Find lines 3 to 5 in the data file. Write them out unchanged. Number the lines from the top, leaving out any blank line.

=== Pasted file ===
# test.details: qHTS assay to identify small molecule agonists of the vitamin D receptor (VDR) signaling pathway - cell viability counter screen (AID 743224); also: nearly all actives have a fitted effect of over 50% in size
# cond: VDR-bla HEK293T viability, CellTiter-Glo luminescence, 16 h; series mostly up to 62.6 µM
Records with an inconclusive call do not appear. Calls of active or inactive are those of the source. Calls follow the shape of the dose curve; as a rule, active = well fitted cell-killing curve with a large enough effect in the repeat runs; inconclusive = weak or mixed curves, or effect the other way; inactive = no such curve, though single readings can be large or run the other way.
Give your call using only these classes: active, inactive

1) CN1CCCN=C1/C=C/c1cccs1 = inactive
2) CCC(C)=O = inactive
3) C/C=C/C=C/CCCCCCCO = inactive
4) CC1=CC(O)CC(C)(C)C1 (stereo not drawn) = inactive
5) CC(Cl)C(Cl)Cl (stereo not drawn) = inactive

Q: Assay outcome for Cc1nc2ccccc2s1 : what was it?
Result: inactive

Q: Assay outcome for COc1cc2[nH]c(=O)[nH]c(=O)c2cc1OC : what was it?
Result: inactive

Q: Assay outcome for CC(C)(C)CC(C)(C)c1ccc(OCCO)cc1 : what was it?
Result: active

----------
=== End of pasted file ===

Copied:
Records with an inconclusive call do not appear. Calls of active or inactive are those of the source. Calls follow the shape of the dose curve; as a rule, active = well fitted cell-killing curve with a large enough effect in the repeat runs; inconclusive = weak or mixed curves, or effect the other way; inactive = no such curve, though single readings can be large or run the other way.
Give your call using only these classes: active, inactive

1) CN1CCCN=C1/C=C/c1cccs1 = inactive